9. gitarzilla

    gitarzilla Member

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    Carr HammerHead adn the Hot Cat are supposed to be class A and cathode biased.
     
  10. Tube Guy

    Tube Guy Silver Supporting Member

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    So if I've understood:

    Single ended EL34s are rare because it's much cheaper to use 2 EL84s in push pull, presumably because of the expense of the OT.

    Parallel single ended amps are rare because of the expensive OT and because the same power can be got for much less with push pull.

    So are there any single ended EL84s?

    And (naive question coming up), how different would the sound of parallel single-ended EL34s be from a push pull EL34 stage?
     
  11. John Phillips

    John Phillips Member

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    Mainly, and because EL34s are more than twice the price of EL84s (they may not look it in tube reseller's lists, but that includes the cost of testing, shipping etc - but in bulk (the way amp manufacturers usually buy them) they are, and certainly were in the past. They also require more expensive tube sockets (small cost, but significant if you're building a lot of amps).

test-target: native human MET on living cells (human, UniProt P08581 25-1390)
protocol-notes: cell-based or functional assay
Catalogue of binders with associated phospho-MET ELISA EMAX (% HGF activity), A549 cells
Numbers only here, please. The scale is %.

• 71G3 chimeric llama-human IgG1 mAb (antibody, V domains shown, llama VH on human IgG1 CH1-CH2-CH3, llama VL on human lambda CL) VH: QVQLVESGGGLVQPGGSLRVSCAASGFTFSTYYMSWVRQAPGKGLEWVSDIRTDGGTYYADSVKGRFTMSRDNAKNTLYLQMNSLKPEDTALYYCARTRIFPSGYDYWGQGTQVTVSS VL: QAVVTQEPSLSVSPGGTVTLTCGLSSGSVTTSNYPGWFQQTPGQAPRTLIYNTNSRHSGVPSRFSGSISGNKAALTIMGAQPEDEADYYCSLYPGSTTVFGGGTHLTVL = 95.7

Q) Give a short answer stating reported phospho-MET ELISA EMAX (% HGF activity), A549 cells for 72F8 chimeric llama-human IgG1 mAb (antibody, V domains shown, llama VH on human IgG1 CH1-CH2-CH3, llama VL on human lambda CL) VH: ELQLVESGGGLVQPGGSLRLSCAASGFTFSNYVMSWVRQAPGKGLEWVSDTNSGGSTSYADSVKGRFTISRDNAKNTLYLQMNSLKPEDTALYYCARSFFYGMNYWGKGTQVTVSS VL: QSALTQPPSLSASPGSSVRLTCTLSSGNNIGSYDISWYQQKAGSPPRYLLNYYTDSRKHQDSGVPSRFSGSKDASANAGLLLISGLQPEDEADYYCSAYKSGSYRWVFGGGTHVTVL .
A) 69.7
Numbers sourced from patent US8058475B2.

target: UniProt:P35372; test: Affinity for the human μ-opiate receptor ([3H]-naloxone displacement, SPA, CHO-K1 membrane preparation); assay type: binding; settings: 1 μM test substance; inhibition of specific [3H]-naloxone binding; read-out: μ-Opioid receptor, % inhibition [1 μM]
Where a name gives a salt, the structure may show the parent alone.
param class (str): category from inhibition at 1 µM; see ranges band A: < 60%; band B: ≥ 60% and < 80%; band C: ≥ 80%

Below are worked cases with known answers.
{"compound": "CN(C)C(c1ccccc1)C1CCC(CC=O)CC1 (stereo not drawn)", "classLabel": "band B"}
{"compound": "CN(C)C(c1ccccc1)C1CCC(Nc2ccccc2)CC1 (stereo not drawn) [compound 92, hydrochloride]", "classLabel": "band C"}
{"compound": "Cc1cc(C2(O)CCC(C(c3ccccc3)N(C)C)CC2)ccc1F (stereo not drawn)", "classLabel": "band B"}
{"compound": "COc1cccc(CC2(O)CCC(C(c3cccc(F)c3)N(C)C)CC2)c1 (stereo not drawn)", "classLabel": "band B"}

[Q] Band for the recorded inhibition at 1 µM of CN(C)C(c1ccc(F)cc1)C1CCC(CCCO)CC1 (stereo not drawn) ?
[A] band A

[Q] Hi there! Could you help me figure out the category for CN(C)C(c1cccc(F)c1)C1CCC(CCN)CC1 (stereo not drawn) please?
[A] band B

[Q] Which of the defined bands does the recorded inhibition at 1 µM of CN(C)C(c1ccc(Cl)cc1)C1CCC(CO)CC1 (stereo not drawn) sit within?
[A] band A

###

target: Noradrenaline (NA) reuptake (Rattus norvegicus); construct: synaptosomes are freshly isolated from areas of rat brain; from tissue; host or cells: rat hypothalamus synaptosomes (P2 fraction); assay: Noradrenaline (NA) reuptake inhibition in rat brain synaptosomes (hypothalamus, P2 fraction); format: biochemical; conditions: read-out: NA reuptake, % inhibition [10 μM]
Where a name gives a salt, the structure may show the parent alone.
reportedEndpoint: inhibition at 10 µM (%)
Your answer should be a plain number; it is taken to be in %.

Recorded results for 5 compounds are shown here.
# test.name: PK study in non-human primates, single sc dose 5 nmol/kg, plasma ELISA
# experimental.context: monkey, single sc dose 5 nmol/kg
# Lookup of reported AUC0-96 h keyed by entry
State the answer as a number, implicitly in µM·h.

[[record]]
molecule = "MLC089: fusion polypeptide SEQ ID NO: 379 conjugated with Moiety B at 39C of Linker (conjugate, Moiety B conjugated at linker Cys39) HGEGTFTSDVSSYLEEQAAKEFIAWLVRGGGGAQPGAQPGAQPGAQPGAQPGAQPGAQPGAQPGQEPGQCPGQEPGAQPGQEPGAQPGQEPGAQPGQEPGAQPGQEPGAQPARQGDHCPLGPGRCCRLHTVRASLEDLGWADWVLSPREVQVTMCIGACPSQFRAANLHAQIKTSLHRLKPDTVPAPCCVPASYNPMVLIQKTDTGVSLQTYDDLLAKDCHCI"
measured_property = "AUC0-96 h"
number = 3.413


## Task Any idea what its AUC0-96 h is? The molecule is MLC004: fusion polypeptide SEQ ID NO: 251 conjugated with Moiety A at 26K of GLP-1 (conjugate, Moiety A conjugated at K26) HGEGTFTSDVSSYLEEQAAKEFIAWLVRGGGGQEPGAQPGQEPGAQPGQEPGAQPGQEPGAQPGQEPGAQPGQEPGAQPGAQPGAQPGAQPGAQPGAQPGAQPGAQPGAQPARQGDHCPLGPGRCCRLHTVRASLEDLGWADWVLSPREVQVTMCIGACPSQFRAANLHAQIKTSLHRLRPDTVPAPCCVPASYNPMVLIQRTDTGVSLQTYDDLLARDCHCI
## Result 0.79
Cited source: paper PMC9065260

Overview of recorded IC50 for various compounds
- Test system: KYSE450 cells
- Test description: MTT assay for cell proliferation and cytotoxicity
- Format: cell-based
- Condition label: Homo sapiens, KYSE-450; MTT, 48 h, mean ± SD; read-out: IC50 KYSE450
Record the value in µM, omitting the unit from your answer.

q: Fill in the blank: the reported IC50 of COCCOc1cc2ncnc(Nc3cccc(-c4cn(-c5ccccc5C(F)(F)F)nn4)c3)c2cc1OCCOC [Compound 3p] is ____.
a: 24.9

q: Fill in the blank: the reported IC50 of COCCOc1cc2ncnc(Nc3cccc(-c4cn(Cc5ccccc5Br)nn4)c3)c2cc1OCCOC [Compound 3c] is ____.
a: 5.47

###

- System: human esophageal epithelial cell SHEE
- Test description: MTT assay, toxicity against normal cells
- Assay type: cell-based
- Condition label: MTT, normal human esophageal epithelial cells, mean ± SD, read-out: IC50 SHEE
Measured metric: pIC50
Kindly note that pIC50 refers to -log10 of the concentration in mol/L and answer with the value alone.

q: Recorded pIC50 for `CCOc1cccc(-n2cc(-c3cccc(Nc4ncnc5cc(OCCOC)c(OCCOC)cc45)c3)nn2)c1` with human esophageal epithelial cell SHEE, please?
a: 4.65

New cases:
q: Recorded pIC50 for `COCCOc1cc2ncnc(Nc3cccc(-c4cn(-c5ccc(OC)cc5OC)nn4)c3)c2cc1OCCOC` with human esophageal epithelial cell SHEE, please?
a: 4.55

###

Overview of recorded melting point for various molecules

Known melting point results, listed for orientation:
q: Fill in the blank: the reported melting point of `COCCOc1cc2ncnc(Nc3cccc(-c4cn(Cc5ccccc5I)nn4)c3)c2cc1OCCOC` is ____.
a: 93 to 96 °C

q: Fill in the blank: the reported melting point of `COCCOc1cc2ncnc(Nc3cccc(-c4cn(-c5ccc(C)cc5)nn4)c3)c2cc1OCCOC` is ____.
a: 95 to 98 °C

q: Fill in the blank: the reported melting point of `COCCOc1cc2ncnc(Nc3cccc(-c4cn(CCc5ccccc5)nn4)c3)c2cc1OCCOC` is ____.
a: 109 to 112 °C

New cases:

Yes, and because of the disadvantage of no hum cancellation in the OT which requires more filtering. The only extra cost disadvantage push-pull has is the need for a phase-inverter stage.

    Yes, the majority of the small British amps (all the ones I mentioned earlier and many more) are single-ended one-EL84.

    From a true Class A push-pull, probably not very different - except for having more hum. There may be a difference in the overdriven sound caused by the different transformer - the way it responds to sharp transients etc may be significantly different.
     
  12. Tube Guy

    Tube Guy Silver Supporting Member

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    Thanks John (and sorry I missed the EL84 heading in your earlier thread).

    So, without wishing to restart the AC30 debate, are there many Class A push pull amps?
     
  13. John Phillips

    John Phillips Member

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    Almost none that I know. I'm not familiar with most of the 'boutique' US-made amps that are very popular around here ;), but from some data that was supplied by an owner, I'm pretty sure that Alessandro's amps which claim to be Class A really are. He does run the tubes very hot to achieve this though.

    It's often a matter of biasing when it's a borderline case though - I was working on an old Selmer Zodiac 30 not long ago, and found that it was just possible to get it into Class A without harming the tubes - Mullard EL34s in particular seem a little tougher than the design spec, and I could get true Class A operation with tube dissipations of about 28W - a little hot, but no visible plate glow at that, and a clean output of 25W RMS in Class A. I don't know whether it was designed like that - the original factory bias was actually hotter still, with the tubes running at over 30W and noticeable plate glow. I could achieve very nearly a clean 30W output by biasing it a bit colder (tube rectifier so the B+ goes up as the current draw goes down, raising the point of clipping) - but that put the B+ voltage above the maximum voltage rating of the filter caps (hazardous) so I went for the compromise of running the tubes a little hot.